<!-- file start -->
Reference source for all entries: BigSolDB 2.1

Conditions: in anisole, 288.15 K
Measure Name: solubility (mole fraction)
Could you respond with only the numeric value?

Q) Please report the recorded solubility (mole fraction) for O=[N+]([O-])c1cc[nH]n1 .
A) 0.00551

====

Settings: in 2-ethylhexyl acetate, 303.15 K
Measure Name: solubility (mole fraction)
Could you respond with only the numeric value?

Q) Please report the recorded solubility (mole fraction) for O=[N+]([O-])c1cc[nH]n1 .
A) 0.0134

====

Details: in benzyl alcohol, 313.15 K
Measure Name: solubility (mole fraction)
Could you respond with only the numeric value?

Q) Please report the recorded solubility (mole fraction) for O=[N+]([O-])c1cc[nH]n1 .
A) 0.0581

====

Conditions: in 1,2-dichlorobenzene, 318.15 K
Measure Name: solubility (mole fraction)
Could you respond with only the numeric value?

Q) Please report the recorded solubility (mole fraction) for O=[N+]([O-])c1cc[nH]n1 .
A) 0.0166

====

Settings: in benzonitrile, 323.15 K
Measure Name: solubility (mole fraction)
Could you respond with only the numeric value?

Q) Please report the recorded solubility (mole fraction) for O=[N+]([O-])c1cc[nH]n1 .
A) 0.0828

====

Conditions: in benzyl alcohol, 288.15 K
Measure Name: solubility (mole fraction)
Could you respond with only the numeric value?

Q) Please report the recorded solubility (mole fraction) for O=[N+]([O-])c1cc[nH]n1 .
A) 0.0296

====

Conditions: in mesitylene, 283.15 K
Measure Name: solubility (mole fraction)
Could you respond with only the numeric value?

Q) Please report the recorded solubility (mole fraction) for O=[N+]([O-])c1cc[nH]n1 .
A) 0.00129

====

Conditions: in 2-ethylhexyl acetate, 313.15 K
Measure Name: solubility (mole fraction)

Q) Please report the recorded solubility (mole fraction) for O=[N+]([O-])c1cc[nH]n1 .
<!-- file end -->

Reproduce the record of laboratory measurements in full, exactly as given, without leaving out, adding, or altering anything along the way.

Reference source for all entries: BigSolDB 2.1

Conditions: in anisole, 288.15 K
Measure Name: solubility (mole fraction)
Could you respond with only the numeric value?

Q) Please report the recorded solubility (mole fraction) for O=[N+]([O-])c1cc[nH]n1 .
A) 0.00551

====

Settings: in 2-ethylhexyl acetate, 303.15 K
Measure Name: solubility (mole fraction)
Could you respond with only the numeric value?

Q) Please report the recorded solubility (mole fraction) for O=[N+]([O-])c1cc[nH]n1 .
A) 0.0134

====

Details: in benzyl alcohol, 313.15 K
Measure Name: solubility (mole fraction)
Could you respond with only the numeric value?

Q) Please report the recorded solubility (mole fraction) for O=[N+]([O-])c1cc[nH]n1 .
A) 0.0581

====

Conditions: in 1,2-dichlorobenzene, 318.15 K
Measure Name: solubility (mole fraction)
Could you respond with only the numeric value?

Q) Please report the recorded solubility (mole fraction) for O=[N+]([O-])c1cc[nH]n1 .
A) 0.0166

====

Settings: in benzonitrile, 323.15 K
Measure Name: solubility (mole fraction)
Could you respond with only the numeric value?

Q) Please report the recorded solubility (mole fraction) for O=[N+]([O-])c1cc[nH]n1 .
A) 0.0828

====

Conditions: in benzyl alcohol, 288.15 K
Measure Name: solubility (mole fraction)
Could you respond with only the numeric value?

Q) Please report the recorded solubility (mole fraction) for O=[N+]([O-])c1cc[nH]n1 .
A) 0.0296

====

Conditions: in mesitylene, 283.15 K
Measure Name: solubility (mole fraction)
Could you respond with only the numeric value?

Q) Please report the recorded solubility (mole fraction) for O=[N+]([O-])c1cc[nH]n1 .
A) 0.00129

====

Conditions: in 2-ethylhexyl acetate, 313.15 K
Measure Name: solubility (mole fraction)

Q) Please report the recorded solubility (mole fraction) for O=[N+]([O-])c1cc[nH]n1 .